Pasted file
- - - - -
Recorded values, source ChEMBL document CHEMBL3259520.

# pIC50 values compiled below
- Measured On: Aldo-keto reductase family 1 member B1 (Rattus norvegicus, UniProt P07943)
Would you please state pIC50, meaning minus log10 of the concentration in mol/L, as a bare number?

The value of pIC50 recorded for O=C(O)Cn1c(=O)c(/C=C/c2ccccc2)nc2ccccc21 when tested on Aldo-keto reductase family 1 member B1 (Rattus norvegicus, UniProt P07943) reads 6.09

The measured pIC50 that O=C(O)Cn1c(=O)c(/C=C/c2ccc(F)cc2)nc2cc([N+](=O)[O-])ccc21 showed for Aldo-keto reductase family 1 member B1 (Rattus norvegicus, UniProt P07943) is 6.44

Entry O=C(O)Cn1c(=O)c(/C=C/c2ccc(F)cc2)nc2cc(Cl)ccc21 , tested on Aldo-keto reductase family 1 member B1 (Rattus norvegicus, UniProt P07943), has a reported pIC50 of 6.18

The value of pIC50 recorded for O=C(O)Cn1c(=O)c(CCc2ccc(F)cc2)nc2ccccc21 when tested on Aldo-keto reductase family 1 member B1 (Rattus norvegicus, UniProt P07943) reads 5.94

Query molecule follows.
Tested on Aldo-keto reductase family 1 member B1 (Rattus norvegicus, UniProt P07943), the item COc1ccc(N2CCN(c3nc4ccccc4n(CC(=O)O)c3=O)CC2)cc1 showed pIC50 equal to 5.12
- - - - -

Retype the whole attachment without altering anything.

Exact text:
Recorded values, source ChEMBL document CHEMBL3259520.

# pIC50 values compiled below
- Measured On: Aldo-keto reductase family 1 member B1 (Rattus norvegicus, UniProt P07943)
Would you please state pIC50, meaning minus log10 of the concentration in mol/L, as a bare number?

The value of pIC50 recorded for O=C(O)Cn1c(=O)c(/C=C/c2ccccc2)nc2ccccc21 when tested on Aldo-keto reductase family 1 member B1 (Rattus norvegicus, UniProt P07943) reads 6.09

The measured pIC50 that O=C(O)Cn1c(=O)c(/C=C/c2ccc(F)cc2)nc2cc([N+](=O)[O-])ccc21 showed for Aldo-keto reductase family 1 member B1 (Rattus norvegicus, UniProt P07943) is 6.44

Entry O=C(O)Cn1c(=O)c(/C=C/c2ccc(F)cc2)nc2cc(Cl)ccc21 , tested on Aldo-keto reductase family 1 member B1 (Rattus norvegicus, UniProt P07943), has a reported pIC50 of 6.18

The value of pIC50 recorded for O=C(O)Cn1c(=O)c(CCc2ccc(F)cc2)nc2ccccc21 when tested on Aldo-keto reductase family 1 member B1 (Rattus norvegicus, UniProt P07943) reads 5.94

Query molecule follows.
Tested on Aldo-keto reductase family 1 member B1 (Rattus norvegicus, UniProt P07943), the item COc1ccc(N2CCN(c3nc4ccccc4n(CC(=O)O)c3=O)CC2)cc1 showed pIC50 equal to 5.12